On women’s reactions to harassment


“ Women don’t want to come across as though they’re overreacting or hysterical – common accusations when you speak up about harassment. You don’t want to make a fuss because you know saying anything will just make the exchange last longer. Or get confrontational. And so you laugh and smile, nod and remove yourself from the situation as quickly as possible. Maybe because it’s easier, but often because it’s safer. Women have been berated, attacked – and, in extreme situations, killed – for rejecting men. And so smiling politely becomes like muscle memory ”

Jessica Valenti, ‘Trump was sleazy with a reporter. Her awkward laugh felt all too familiar’, The Guardian


On the French Socialist Party and rebuilding the French left


“ It is difficult to say what the PS is today. Its figures, its staff, its members are not one single entity. Part of it has gone off toward Macron and En Marche. And it is also important to be clearly aware that the reason it got 6 percent was that it embodied defeat and had no prospect of winning after the Hollande years. There was a very strong sense of disillusionment (…) The Parti socialiste is no longer the leading force on the Left, but the Left is not yet in good shape. What really interests me is how we can accomplish the challenging task of rebuilding the Left. That means a Left that concerns itself with the March for Dignity and Justice, a Left that makes feminism relevant for our own time, and a Left that can bring the popular classes back onto the political terrain ”

Elsa Faucillon, ‘The Left Under Macron’, Jacobin Magazine


On raising a feminist son


“ Raising a son this way isn’t just about telling boys what not to do, or about erasing gender differences altogether. For instance, all male mammals engage in rough-and-tumble play, Ms. Elliot said. So roughhouse, crack jokes, watch sports, climb trees, build campfires. Teach boys to show strength — the strength to acknowledge their emotions. Teach them to provide for their families — by caring for them. Show them how to be tough — tough enough to stand up to intolerance. Give them confidence — to pursue whatever they’re passionate about ”

Claire Cain Miller, ‘How to Raise a Feminist Son’, The New York Times

On why state equality isn’t necessarily a conquest for feminists


“ Equality – that is, the quantitative principle of equality – often hides the eradication of women. The so-called state feminism has interpreted the movement of women as a carrier of a demand for equality, putting at the center of action the division of power between women and men (equal opportunities, ‘pink quotas’, women as men and many often women-who-like-to-men). When a traditionally male role is occupied by a woman, it is not said that it is automatically considered a conquest for feminists. Equal demands in the public space – which are often in the mouth of men – work as annihilation of the feminine difference: the trick of the quantity is the inadequate male response to the change triggered by the feminist revolution. That’s why it’s almost never a good fit: dimensions do not matter ”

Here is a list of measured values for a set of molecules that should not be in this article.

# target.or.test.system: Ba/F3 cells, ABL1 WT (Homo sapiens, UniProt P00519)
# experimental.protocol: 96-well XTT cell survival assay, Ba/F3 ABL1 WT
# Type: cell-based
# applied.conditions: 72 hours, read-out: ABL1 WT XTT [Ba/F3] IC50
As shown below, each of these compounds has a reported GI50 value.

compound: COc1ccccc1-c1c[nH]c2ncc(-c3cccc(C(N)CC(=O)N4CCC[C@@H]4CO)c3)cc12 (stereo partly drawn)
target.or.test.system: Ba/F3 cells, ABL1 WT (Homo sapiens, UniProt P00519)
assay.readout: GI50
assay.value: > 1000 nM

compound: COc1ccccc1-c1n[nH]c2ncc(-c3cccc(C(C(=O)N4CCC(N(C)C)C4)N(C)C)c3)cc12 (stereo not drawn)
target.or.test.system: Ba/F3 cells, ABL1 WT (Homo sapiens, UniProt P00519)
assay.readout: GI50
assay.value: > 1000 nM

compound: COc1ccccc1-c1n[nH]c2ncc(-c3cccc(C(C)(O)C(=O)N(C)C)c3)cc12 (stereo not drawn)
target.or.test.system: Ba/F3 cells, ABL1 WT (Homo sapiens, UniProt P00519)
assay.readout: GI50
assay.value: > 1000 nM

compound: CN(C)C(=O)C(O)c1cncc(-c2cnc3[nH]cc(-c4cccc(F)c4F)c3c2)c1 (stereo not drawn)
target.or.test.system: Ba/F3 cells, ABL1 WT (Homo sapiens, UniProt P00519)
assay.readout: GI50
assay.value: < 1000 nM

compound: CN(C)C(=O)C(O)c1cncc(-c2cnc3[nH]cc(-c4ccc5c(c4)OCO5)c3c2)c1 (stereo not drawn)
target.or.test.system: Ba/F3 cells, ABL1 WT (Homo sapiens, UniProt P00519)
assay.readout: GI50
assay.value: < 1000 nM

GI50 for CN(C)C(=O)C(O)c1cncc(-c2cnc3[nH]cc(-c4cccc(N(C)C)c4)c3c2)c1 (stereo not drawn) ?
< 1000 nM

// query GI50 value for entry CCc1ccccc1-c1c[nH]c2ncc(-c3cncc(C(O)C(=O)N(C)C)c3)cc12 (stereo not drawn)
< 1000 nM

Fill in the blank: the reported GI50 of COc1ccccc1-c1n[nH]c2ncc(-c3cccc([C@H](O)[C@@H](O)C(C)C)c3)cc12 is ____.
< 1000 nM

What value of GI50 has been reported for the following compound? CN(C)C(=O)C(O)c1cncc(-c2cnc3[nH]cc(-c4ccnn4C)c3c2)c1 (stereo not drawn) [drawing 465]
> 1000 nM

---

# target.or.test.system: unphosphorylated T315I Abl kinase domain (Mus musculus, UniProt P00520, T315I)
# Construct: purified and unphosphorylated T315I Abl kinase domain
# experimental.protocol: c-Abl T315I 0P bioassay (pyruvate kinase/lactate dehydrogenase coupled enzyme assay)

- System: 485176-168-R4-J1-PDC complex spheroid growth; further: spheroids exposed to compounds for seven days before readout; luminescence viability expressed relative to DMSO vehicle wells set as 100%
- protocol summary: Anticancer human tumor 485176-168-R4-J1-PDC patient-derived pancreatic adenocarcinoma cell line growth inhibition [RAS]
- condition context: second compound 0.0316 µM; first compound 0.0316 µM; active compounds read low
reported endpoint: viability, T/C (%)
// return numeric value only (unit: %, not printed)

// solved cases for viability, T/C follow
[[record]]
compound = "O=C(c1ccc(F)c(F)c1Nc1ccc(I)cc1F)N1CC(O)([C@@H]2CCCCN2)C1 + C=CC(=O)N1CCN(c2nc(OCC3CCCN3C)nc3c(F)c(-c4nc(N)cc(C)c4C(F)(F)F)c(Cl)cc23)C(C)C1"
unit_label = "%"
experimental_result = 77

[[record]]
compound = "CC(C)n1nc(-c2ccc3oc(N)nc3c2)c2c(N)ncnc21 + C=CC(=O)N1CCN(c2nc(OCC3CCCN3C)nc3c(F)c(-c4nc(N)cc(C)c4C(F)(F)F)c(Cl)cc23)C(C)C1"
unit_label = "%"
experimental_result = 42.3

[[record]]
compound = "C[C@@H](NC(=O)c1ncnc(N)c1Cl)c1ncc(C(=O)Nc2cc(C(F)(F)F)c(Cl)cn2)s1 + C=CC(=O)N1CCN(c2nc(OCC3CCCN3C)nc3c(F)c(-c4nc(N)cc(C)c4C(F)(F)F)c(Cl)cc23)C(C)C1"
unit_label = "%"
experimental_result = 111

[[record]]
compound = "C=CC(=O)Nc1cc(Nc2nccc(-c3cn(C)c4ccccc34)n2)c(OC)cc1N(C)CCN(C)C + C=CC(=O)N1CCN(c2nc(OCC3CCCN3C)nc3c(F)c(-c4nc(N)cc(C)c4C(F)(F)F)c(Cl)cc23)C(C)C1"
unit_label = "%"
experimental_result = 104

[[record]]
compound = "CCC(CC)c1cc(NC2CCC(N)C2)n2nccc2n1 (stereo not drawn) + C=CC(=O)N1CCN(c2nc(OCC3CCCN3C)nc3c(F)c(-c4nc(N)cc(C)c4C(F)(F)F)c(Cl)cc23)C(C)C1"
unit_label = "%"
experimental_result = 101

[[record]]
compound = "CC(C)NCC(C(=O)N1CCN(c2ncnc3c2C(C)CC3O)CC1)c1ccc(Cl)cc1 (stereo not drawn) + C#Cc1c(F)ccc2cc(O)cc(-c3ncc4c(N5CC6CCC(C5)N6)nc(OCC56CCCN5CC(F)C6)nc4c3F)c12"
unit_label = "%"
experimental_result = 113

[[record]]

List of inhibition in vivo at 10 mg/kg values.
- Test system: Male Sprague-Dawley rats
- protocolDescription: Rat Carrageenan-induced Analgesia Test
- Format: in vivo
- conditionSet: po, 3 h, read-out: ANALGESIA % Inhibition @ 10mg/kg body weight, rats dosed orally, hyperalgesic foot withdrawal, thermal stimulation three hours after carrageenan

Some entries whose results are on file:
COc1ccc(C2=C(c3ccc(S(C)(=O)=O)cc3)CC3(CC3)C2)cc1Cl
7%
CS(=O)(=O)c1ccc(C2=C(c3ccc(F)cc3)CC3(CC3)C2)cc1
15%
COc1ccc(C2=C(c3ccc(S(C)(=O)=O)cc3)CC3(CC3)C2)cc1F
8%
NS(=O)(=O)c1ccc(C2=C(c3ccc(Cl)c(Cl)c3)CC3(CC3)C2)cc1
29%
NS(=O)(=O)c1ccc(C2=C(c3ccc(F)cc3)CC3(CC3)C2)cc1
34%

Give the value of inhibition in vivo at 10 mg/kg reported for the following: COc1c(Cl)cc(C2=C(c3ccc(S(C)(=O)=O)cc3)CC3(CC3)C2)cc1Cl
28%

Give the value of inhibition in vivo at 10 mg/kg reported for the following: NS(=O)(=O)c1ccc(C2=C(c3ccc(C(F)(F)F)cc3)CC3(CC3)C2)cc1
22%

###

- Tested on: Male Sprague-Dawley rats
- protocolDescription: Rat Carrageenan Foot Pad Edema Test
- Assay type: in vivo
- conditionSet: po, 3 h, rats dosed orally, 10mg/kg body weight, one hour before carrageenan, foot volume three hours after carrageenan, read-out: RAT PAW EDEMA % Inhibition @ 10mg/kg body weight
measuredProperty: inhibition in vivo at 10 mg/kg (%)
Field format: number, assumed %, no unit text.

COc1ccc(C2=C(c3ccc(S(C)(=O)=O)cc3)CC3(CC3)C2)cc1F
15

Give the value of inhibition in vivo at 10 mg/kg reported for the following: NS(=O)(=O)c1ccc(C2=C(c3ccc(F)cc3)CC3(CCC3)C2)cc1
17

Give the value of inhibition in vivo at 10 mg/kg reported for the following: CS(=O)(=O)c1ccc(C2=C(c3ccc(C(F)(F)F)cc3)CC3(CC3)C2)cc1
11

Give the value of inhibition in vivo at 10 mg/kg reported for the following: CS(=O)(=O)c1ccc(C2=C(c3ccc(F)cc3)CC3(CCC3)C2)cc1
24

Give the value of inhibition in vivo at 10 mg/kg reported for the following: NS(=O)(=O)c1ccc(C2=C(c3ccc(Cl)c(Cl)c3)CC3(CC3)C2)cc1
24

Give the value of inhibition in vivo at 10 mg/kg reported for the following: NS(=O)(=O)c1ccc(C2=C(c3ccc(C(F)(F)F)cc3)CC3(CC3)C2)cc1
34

Translated from Italian.

Giulia Siviero, ‘Emmanuel Macron and women’, Il Post

On the western conviction that Muslim women are all victims of sexism


“ Commonplace is the firm conviction that sexism against Muslim women is rife, most often coupled with the utter disbelief that women who challenge sexism could exist, let alone that there are many of them, that they are not a new phenomenon, and that Muslim men often support them in their efforts (…) The assumption is that Muslim women need to be extricated from the religion entirely before anything close to liberation or equality can be achieved (…) It is as though male Muslim scholars and non-Muslim western feminists have handed down predetermined scripts for us to live by. And it is left to those people thought not to exist — Muslim women who fight sexism — to rewrite those scenarios and reclaim our identities ”

Susan Carland, ‘If you want to know about Muslim women’s rights, ask Muslim women’, The Guardian

On the twisted and misogynist alt-right stance on abortion


“ Some alt-rightists, unsurprisingly, argue that abortion is simply immoral and should be banned. Yet many others in the movement disagree – and for reasons that have nothing to do with respecting women’s autonomy or privacy. These alt-rightists support legal abortion because, they claim, it’s disproportionately used by black and Latina women and, secondarily, because they see it as a way to weed out “defective” white babies. In other words, they support abortion as a form of eugenics. Both sides of this internal alt-right debate agree that women have no business controlling their own bodies ”

Matthew N. Lyons, ‘The alt-right hates women as much as it hates people of colour’, The Guardian

On Trudeau’s exclusive feminism


” Justin is practicing token feminism […] ; he made his cabinet half women, but these are women who are already privileged and in power. So, essentially, he shared some power around a small group of elites ”

Ashifa Kassam, ‘Is Justin Trudeau living up to his self-proclaimed feminist ideals?’, The Guardian